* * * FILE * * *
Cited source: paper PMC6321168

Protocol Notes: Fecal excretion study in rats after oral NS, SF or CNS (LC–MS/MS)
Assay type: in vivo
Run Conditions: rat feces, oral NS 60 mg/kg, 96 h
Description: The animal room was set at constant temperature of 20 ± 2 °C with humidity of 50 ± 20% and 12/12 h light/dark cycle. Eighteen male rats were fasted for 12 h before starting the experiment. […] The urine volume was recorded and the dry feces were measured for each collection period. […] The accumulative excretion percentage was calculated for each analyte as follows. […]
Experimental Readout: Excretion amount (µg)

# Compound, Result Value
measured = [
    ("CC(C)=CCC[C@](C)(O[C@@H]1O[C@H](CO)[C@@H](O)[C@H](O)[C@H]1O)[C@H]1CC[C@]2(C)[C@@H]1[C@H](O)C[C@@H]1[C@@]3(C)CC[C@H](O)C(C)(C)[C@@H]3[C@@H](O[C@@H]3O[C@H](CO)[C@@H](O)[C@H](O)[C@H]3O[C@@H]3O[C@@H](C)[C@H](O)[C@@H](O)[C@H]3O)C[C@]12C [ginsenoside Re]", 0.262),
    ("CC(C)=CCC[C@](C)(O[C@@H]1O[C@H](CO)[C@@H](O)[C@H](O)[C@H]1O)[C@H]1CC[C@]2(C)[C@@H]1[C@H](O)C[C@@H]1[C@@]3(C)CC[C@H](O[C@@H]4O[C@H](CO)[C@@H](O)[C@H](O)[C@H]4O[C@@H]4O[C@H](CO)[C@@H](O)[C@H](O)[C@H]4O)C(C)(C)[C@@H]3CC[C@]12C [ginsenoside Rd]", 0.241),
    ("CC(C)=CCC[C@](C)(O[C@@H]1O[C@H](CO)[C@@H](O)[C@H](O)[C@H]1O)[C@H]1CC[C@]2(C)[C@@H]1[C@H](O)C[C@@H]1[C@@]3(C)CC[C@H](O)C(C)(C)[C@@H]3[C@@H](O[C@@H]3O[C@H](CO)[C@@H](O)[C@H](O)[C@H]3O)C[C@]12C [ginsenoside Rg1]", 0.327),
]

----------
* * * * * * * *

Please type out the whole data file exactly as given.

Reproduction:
Cited source: paper PMC6321168

Protocol Notes: Fecal excretion study in rats after oral NS, SF or CNS (LC–MS/MS)
Assay type: in vivo
Run Conditions: rat feces, oral NS 60 mg/kg, 96 h
Description: The animal room was set at constant temperature of 20 ± 2 °C with humidity of 50 ± 20% and 12/12 h light/dark cycle. Eighteen male rats were fasted for 12 h before starting the experiment. […] The urine volume was recorded and the dry feces were measured for each collection period. […] The accumulative excretion percentage was calculated for each analyte as follows. […]
Experimental Readout: Excretion amount (µg)

# Compound, Result Value
measured = [
    ("CC(C)=CCC[C@](C)(O[C@@H]1O[C@H](CO)[C@@H](O)[C@H](O)[C@H]1O)[C@H]1CC[C@]2(C)[C@@H]1[C@H](O)C[C@@H]1[C@@]3(C)CC[C@H](O)C(C)(C)[C@@H]3[C@@H](O[C@@H]3O[C@H](CO)[C@@H](O)[C@H](O)[C@H]3O[C@@H]3O[C@@H](C)[C@H](O)[C@@H](O)[C@H]3O)C[C@]12C [ginsenoside Re]", 0.262),
    ("CC(C)=CCC[C@](C)(O[C@@H]1O[C@H](CO)[C@@H](O)[C@H](O)[C@H]1O)[C@H]1CC[C@]2(C)[C@@H]1[C@H](O)C[C@@H]1[C@@]3(C)CC[C@H](O[C@@H]4O[C@H](CO)[C@@H](O)[C@H](O)[C@H]4O[C@@H]4O[C@H](CO)[C@@H](O)[C@H](O)[C@H]4O)C(C)(C)[C@@H]3CC[C@]12C [ginsenoside Rd]", 0.241),
    ("CC(C)=CCC[C@](C)(O[C@@H]1O[C@H](CO)[C@@H](O)[C@H](O)[C@H]1O)[C@H]1CC[C@]2(C)[C@@H]1[C@H](O)C[C@@H]1[C@@]3(C)CC[C@H](O)C(C)(C)[C@@H]3[C@@H](O[C@@H]3O[C@H](CO)[C@@H](O)[C@H](O)[C@H]3O)C[C@]12C [ginsenoside Rg1]", 0.327),
]

----------